I remember talking to you about doing this probably 6 years ago. Ever since Office '07 came out (I think) they've had .Net components that were designed to be run on a server. I'm surprised this is still an issue. The version of Office I was using when I did this was about 3 years old.
I know you say "Don't do it," but in my situation I really didn't feel like I had a choice. As I recall, I discussed it with my boss, and he recommended I do it. I'm fairly sure I discussed the CSV option, and the customer didn't want to do that. I can't remember why. One of the other options at the time was a component of SQL Server that would import/export from/to various data formats, including Office. It did it lightning quick, too. For some reason that wasn't going to work, either. I asked about the 3rd party options that were available, and neither he nor the client were willing to shell out the money for them. I told my boss about the warnings I'd heard about using Office on the server, and he said, "They're only going to have one or two people using that feature at the same time anyway." The main concern I heard at the time was running Office in a multi-threaded environment. It's components were not thread-safe.
I felt as though I was given no other option. So I did it, and it seemed to work, though it was pretty slow. I had to put up a "wait" screen while it ran, because it could take as long as a couple minutes to process a single spreadsheet. They weren't even that large. It definitely felt like a kludged solution. I remember the only way I was able to really run it safely was to make sure I null'd out *every single reference* to a COM object before I programmatically quit out of Office, and shut down the translation object I had written, plus I had to do something risky, which was to run GC.Collect() to get the COM components to shut down on demand. Otherwise they could've had several "zombie" instances of Office running on their server, hogging memory. The reason was the COM components wouldn't shut down until the GC got around to them, and so Office wouldn't shut down until then, either.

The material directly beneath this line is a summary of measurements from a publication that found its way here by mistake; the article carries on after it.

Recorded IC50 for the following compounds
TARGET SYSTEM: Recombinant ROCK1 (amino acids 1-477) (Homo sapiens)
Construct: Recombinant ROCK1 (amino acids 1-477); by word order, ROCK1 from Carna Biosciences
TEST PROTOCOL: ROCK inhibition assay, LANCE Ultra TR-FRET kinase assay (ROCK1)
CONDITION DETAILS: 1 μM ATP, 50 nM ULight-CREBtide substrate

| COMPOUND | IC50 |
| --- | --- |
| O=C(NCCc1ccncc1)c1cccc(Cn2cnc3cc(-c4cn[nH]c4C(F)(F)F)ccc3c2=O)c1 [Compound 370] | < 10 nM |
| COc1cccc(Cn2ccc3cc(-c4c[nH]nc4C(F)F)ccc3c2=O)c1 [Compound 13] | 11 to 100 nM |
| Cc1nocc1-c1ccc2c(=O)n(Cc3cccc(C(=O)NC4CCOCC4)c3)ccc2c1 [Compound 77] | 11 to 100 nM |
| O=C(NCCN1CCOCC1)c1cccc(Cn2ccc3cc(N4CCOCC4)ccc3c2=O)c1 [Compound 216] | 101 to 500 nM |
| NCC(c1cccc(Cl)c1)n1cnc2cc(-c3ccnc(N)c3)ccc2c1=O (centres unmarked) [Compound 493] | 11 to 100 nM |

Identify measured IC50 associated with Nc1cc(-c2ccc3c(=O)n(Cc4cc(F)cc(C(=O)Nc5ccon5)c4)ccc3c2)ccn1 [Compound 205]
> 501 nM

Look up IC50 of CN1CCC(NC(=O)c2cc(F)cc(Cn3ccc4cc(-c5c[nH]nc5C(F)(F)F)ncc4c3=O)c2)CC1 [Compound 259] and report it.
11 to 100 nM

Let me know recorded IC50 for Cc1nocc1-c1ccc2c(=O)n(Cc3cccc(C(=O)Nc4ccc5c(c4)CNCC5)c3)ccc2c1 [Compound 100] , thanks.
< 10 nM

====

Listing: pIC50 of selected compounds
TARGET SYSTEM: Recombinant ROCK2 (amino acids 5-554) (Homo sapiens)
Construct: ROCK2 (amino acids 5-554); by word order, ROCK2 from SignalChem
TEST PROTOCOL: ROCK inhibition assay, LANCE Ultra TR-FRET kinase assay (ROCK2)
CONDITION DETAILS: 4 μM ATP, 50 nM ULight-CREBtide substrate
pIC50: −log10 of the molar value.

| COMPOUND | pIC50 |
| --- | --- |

I never heard any complaints about it. In fact when the customer tried it they were thrilled almost beyond words.
I agree with your admonition to not do it, but I'd say only do it as a last resort, and with a serious restriction on it. It will absolutely not work if you bring up more than 3 instances at once, from what I'd heard at the time. It is not a scalable solution. Call it for what it is: a kludge, but one you can make work for really specialized circumstances.
As you point out manipulating office documents on a server with the COM objects is a really bad idea. There is however a way of doing it without using the COM objects. For a number of versions now Office has used XML to store documents. This provides a perfectly good alternative. The XML can be parsed if required and can be generated in order to create a Word document.
I have been using it for spreadsheets for a good while now and I am quite happy with it.
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